Deloitte's corporate restructuring arm has been called in by two of the troubled high-street group Woolworths' biggest lenders ahead of discussion about the company's business plan and budget for next year.
Burdale Financial, part of Bank of Ireland, and GMAC Commercial Finance appointed Deloitte last week. The two are entitled to be part of negotiations about Woolworths' financial plans after jointly providing £385m to the group as part of its restructuring plan, announced in January. The loan is secured against several assets, including Woolworths' stock.
Deloitte held its first meeting with KPMG, which has been appointed by Woolworths, at the end of last week, and further meetings are expected before the business plan and budget are settled in December. It is not expected that the Deloitte team will meet directly with Steve Johnson, Woolworths' new chief executive, or other board members.
A spokesperson for Woolworths argued that Deloitte's appointment was no surprise as the two lenders were always expected to be part of the discussions about next year's plans. "We are working as normal with our lenders who continue to be supportive. We remain within all of our [banking] facilities. The board of Woolworths Group is comfortable with the financial and cash position of the company."
Woolworths, however, has struggled in recent months. In just the last two weeks, it announced that six directors are to leave as part of Mr Johnson's restructuring plans. Credit insurers have scaled back insurance cover provided to suppliers who trade with the company, which could have implications for the vital Christmas period.
Several retail analysts have expressed concern about the group's future. Following interim results issued in September, for the first half of the financial year, experts at Panmure Gordon said that the next few months will be "squeaky bum time," for the company. Those at Numis said that Mr Johnson has the "toughest of retail challenges on his hands".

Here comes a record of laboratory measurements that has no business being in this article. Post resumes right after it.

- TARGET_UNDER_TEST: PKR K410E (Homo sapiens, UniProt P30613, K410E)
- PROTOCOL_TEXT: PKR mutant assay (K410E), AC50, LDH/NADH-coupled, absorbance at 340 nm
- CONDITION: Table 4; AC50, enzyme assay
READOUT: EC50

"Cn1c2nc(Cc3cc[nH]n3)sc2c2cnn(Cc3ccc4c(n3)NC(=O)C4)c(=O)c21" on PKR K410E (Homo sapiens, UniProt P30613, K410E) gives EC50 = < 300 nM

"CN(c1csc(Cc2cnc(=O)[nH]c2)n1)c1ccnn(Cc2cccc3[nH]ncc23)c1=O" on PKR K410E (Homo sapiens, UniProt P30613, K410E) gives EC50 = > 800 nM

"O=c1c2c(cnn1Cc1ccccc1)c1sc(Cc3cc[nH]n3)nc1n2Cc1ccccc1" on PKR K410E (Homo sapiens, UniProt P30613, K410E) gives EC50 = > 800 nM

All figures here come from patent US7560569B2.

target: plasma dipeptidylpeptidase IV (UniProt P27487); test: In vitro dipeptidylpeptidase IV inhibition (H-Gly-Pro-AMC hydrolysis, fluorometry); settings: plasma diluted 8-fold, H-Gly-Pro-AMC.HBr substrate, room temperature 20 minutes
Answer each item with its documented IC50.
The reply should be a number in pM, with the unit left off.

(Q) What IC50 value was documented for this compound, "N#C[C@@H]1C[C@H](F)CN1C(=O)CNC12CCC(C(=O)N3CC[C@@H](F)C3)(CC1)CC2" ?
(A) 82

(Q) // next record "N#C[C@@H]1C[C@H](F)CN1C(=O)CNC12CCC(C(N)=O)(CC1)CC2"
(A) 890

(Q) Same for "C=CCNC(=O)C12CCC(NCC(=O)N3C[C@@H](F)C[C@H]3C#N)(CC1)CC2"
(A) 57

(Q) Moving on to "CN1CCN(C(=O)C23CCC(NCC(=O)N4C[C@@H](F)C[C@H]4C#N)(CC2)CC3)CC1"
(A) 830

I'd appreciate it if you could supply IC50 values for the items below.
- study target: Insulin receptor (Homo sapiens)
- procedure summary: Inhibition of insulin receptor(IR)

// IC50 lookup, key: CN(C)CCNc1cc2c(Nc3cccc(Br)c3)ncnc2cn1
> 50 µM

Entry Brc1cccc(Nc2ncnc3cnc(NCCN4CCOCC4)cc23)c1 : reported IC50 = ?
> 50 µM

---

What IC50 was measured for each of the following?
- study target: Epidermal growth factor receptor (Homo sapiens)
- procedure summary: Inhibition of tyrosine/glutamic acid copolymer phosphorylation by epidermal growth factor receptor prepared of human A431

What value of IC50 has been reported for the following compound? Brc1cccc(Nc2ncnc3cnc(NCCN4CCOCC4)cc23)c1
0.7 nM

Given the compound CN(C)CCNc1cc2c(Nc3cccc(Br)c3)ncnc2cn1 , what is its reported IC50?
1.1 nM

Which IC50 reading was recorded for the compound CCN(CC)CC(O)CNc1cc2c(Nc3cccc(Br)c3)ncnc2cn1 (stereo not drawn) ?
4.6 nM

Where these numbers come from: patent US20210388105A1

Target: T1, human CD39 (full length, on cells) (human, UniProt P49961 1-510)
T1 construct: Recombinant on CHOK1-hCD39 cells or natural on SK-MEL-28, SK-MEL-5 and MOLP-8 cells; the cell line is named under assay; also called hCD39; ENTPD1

Mr Johnson himself described the six-month pre-tax loses of £100m, after a deficit of £63.8m in the same period last year, as "unacceptable", adding that the group needed to "get back to some retail basics". He said that a new strategy for the company will be announced after Christmas.
Some of the analysts, however, have speculated that a recovery needs to be sooner rather than later. Those at Landsbanki wrote at the time of September's results that "the challenging consumer environment will mean that recovery will not be overnight. This could be the last roll of the dice for Woolworths in its current form".
Last week, the group announced that it has appointed a new finance director, who is likely to play a key role in negotiations with creditors in the coming months. Robert McDonald will join the company on 3 November, replacing Stephen East, one of those to go as part of Mr Johnson's reshuffle of his top team. Mr McDonald's last job was as finance director of the UK's biggest pub group, Punch Taverns.
Woolworths' shares have fallen by more than 81 per cent in the last 12 months as equity investors grow increasingly concerned about the the economy. On Friday the shares closed down 7.4 per cent at 3.76p, down from a year high of 21.25p.